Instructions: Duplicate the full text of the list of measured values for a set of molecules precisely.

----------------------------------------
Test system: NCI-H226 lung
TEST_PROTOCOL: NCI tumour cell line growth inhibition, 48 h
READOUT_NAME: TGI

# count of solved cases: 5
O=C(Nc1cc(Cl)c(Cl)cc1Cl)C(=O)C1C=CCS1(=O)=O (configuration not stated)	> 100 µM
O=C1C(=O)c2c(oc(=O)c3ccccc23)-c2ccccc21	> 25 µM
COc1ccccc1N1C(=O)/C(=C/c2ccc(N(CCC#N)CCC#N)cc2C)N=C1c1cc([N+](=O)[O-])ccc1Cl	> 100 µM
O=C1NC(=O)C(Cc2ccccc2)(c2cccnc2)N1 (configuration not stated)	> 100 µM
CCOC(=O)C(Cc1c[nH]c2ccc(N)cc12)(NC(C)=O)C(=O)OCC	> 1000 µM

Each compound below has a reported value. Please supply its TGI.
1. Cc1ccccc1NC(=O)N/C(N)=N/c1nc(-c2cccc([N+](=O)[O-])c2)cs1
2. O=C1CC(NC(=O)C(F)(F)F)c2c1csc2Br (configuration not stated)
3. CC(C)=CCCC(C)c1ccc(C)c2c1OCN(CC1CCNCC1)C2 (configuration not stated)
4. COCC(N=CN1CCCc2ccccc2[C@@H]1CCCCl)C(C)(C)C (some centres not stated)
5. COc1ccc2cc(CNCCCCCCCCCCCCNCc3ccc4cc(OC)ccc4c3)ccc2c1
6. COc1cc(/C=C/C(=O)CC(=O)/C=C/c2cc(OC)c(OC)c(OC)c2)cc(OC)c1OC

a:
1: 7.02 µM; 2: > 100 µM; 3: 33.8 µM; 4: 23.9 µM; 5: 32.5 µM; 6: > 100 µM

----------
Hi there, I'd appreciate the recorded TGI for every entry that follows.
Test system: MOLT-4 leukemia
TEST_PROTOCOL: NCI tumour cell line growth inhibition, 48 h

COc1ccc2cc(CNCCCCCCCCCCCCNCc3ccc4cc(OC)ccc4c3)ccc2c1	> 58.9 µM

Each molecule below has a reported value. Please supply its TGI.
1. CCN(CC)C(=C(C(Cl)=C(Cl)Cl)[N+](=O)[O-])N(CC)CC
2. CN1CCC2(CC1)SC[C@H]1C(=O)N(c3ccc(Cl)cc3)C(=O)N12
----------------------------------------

Test system: NCI-H226 lung
TEST_PROTOCOL: NCI tumour cell line growth inhibition, 48 h
READOUT_NAME: TGI

# count of solved cases: 5
O=C(Nc1cc(Cl)c(Cl)cc1Cl)C(=O)C1C=CCS1(=O)=O (configuration not stated)	> 100 µM
O=C1C(=O)c2c(oc(=O)c3ccccc23)-c2ccccc21	> 25 µM
COc1ccccc1N1C(=O)/C(=C/c2ccc(N(CCC#N)CCC#N)cc2C)N=C1c1cc([N+](=O)[O-])ccc1Cl	> 100 µM
O=C1NC(=O)C(Cc2ccccc2)(c2cccnc2)N1 (configuration not stated)	> 100 µM
CCOC(=O)C(Cc1c[nH]c2ccc(N)cc12)(NC(C)=O)C(=O)OCC	> 1000 µM

Each compound below has a reported value. Please supply its TGI.
1. Cc1ccccc1NC(=O)N/C(N)=N/c1nc(-c2cccc([N+](=O)[O-])c2)cs1
2. O=C1CC(NC(=O)C(F)(F)F)c2c1csc2Br (configuration not stated)
3. CC(C)=CCCC(C)c1ccc(C)c2c1OCN(CC1CCNCC1)C2 (configuration not stated)
4. COCC(N=CN1CCCc2ccccc2[C@@H]1CCCCl)C(C)(C)C (some centres not stated)
5. COc1ccc2cc(CNCCCCCCCCCCCCNCc3ccc4cc(OC)ccc4c3)ccc2c1
6. COc1cc(/C=C/C(=O)CC(=O)/C=C/c2cc(OC)c(OC)c(OC)c2)cc(OC)c1OC

a:
1: 7.02 µM; 2: > 100 µM; 3: 33.8 µM; 4: 23.9 µM; 5: 32.5 µM; 6: > 100 µM

----------
Hi there, I'd appreciate the recorded TGI for every entry that follows.
Test system: MOLT-4 leukemia
TEST_PROTOCOL: NCI tumour cell line growth inhibition, 48 h

COc1ccc2cc(CNCCCCCCCCCCCCNCc3ccc4cc(OC)ccc4c3)ccc2c1	> 58.9 µM

Each molecule below has a reported value. Please supply its TGI.
1. CCN(CC)C(=C(C(Cl)=C(Cl)Cl)[N+](=O)[O-])N(CC)CC
2. CN1CCC2(CC1)SC[C@H]1C(=O)N(c3ccc(Cl)cc3)C(=O)N12